Empirical legal studies (ELS) is a sibling discipline to law and economics. Conceived by a visionary scholar almost 40 years ago, it has today become a reality. ELS is currently one of the most interesting phenomena in legal academia. We here celebrate its founder Theodore Eisenberg, and provide a glimpse of this important step forward in modern legal scholarship, for a law and economics audience.
There are different kinds of revolutions. Some are noisy, bloody and conflictual. Others are silent, bloodless and underground–until they emerge and show that change is unavoidable. The latter type of revolution is less visible but not for this less disruptive, since it has the power to gradually change things until a point of no return is reached.
One such revolution was engendered in the mind of a visionary scholar and within the circle of his department colleagues. It matured over a couple of decades, and began to manifest itself at the start of the new millennium. In the twenty years since then it has continued to spread, to become today one of the major innovations in current legal scholarship and its surrounding fields.
We are talking about empirical legal studies (ELS), a label that sounds almost like an oxymoron, but which is actually the disruption that has shaken legal academia to its roots in the last two decades. This merit is doubly deserving of applause if we consider that the legal community has for a long time, as a number of commentators note, “been remarkably successful in insulating itself against any infiltration of scientific knowledge” (Loevinger 1949, p. 475).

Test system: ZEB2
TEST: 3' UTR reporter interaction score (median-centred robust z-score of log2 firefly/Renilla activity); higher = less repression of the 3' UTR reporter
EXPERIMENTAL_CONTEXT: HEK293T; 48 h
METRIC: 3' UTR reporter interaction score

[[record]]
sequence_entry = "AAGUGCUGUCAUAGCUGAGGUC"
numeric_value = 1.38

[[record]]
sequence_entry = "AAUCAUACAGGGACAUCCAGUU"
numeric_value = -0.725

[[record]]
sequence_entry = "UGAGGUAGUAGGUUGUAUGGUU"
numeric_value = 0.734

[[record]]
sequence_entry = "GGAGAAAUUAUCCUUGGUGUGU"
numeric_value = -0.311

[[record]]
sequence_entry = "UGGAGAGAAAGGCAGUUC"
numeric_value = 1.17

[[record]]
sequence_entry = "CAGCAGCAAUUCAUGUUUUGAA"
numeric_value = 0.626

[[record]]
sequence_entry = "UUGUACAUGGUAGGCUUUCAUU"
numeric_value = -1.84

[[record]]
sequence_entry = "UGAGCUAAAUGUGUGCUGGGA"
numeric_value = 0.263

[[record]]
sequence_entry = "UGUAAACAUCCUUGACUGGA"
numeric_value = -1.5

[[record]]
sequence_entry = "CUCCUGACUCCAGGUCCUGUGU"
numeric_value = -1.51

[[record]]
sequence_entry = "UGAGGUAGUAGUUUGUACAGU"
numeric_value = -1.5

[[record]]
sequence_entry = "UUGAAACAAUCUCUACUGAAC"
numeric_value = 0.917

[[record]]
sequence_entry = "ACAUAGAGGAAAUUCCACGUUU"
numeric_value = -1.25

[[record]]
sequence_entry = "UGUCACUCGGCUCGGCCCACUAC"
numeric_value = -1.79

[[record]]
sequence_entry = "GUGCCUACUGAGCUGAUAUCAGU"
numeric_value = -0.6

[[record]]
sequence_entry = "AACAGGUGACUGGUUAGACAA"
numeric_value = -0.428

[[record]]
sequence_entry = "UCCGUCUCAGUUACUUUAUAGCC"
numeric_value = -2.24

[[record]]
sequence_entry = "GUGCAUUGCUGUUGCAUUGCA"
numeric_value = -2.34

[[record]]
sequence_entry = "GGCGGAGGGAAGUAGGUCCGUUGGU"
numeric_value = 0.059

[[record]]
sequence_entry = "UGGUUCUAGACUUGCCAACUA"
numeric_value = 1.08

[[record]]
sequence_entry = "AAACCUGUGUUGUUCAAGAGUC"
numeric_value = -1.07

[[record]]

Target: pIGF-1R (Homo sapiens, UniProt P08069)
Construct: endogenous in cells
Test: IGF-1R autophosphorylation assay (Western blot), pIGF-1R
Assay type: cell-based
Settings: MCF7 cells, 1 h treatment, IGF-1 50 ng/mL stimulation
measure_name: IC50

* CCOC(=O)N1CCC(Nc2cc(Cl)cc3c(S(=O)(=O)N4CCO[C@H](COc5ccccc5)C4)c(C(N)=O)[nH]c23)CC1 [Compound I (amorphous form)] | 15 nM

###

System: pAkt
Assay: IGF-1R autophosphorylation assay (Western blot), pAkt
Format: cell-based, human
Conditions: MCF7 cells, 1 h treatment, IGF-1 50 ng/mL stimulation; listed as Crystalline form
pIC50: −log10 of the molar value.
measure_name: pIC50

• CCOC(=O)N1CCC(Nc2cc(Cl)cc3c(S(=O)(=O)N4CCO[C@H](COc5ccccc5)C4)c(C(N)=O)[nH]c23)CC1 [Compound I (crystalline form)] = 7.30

ELS brought about that change. It was disseminated by a handful of scholars at Cornell Law School led by Theodore Eisenberg, a totemic figure among US legal researchers. “Ted”, as he was known to friends and colleagues, was a kind of quiet revolutionary who through hard work and great enthusiasm started the cross-contamination of legal studies and statistics, and made Cornell Law School the birthplace of the silent ELS revolution.